Jul 12, 2019
Being someone who partially lives on the internet, I rely on it for a lot of information, suggestions, and occasionally, opinions. So, as I was thinking about this topic of green tea from Shizuoka, I was curious as to what kind of information I can find on the internet.
A quick search about discussions on Shizuoka green tea in English resulted in little information, whereas removing the Shizuoka part gave me a lot of results about green tea in Kyoto. This is quite understandable considering how Kyoto is a world-popular travelling spot, so the visitors interested in the Japanese tea culture would naturally take advantage of their trip to Kyoto to enjoy green tea at the same time. On the other hand, Shizuoka is much less known internationally, so only those devoted to tea or looking for a less touristy place might find out about Shizuoka green tea.
Therefore, I turned to searching in Japanese instead to see what people think.
One of the first things I found was one Yahoo! Question thread titled “When you think of tea… Shizuoka tea or Kyoto tea?”. While a couple of netizens provided suggestions of tea from other regions such as places in Kyushuu and Kanto, the thread was overwhelming supportive of Shizuoka green tea. The image of linking tea to Kyoto, particularly Uji is strong in many people’s mind, but many of the replies prefer the sweetness and the nice scent of Shizuoka tea. One commenter mentioned that Kyoto green tea is classier, so the Shizuoka tea is more suiting for daily consumptions.
Another thread on Yomiuri online asked the question about the differences among production locations. Many commenters replied with hometown pride, explaining that their preference for a certain tea is often because they grew up with that particular taste. However, several people without the regional bias mentioned that they quite like the tea from Shizuoka thanks to its sweetness and rich bitterness. As I have also learned, while Kagoshima does produce their own tea and sell them locally, they also import a large amount of tea from Shizuoka for daily consumption. One of the replies also explained that not all tea from Shizuoka label the package with its origin location and instead simply write “Japanese green tea”, although the taste come out to be the same. Perhaps I have been drinking Shizuoka tea more than I had known!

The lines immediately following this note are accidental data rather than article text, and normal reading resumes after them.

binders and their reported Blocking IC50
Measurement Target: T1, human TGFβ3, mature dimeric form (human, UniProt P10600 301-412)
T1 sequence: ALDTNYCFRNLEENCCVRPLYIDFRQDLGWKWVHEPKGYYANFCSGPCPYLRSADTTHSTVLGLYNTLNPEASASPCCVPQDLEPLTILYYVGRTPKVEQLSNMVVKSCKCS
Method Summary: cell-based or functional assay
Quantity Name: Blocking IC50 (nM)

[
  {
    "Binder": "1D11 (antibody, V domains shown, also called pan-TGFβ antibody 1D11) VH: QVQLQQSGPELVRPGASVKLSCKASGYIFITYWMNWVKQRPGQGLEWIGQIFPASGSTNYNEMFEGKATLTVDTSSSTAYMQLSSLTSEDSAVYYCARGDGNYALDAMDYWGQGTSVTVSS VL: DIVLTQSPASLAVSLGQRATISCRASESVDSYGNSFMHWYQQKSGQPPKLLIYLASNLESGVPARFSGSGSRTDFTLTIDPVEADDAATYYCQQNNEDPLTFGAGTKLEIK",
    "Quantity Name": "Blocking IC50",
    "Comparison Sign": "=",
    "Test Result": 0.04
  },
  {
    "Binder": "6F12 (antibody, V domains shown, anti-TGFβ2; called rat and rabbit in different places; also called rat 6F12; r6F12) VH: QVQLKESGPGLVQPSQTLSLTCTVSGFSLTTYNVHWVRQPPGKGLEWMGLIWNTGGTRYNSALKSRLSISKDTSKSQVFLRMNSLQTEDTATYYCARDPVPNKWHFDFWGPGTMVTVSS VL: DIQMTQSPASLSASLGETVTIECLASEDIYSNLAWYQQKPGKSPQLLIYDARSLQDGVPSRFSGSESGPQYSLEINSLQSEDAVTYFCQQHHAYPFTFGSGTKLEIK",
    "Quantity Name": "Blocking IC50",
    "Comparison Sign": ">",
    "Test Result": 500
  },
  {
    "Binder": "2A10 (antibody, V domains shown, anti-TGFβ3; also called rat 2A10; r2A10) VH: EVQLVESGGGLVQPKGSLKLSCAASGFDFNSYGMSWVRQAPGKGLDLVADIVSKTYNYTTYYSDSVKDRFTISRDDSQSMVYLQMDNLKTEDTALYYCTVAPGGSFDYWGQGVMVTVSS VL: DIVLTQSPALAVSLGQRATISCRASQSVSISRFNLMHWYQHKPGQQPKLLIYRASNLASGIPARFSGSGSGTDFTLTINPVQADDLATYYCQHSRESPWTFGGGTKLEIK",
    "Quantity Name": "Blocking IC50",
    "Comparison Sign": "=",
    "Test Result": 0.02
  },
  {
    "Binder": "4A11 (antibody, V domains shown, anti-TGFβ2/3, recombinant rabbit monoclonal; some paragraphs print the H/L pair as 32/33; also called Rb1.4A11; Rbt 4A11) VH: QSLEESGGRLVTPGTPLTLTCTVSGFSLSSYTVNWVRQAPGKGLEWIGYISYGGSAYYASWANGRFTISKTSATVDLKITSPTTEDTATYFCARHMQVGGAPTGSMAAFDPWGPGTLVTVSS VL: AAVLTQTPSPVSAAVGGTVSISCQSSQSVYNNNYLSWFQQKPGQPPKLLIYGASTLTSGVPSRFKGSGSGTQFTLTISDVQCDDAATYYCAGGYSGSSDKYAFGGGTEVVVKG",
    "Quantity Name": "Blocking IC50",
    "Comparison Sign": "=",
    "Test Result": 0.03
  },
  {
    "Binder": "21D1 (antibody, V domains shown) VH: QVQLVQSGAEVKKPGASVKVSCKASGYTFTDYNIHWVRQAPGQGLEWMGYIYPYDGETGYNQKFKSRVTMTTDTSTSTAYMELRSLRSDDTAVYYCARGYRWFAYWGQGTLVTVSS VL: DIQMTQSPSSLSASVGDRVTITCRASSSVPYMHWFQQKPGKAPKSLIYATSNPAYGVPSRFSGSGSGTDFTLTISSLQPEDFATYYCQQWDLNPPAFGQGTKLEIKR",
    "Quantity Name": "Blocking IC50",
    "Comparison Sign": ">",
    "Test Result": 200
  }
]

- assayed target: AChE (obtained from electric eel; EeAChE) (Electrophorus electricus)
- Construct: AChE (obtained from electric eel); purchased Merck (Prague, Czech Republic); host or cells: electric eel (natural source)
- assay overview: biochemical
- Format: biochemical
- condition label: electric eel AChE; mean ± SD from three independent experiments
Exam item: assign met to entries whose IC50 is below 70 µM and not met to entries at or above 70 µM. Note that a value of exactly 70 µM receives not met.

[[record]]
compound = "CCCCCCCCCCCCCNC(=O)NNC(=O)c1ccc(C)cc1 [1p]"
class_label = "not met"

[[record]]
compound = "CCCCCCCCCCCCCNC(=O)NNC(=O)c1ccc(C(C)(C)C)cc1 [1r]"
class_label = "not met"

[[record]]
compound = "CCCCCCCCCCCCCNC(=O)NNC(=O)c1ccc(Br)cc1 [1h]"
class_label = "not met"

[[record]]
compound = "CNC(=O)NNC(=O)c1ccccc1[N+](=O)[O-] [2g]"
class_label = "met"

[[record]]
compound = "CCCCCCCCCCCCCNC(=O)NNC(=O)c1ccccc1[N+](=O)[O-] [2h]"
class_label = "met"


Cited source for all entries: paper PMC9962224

From my own experiences drinking the different kinds of green tea in Japan throughout my time in Japan and visiting Japanese friends' houses, which include Shizuoka green tea, Uji green tea, Kagoshima green tea, and the generic "Japanese" green tea, I for sure find that the Shizuoka green tea as the "rich bitterness" as I read from the internet. The "sweetness" is a bit more difficult to identify, as I find other tea to be sweet in their own way too, but the sweetness of Shizuoka green tea and the rich bitterness come together to a nice complexity that I don't find with the other tea, and I like it!
This session of internet research taught me several things, but what surprised me the most was the support for Shizuoka tea. While foreigners mostly enjoy their tea trips in Kyoto, it seems like many of the internet-experts find preference in the Shizuoka grown tea.
This post is supported by Shizuoka Green Tea Guide, one of City-Cost's Supporters helping City-Cost bloggers to enjoy life in Japan and engage in new experiences.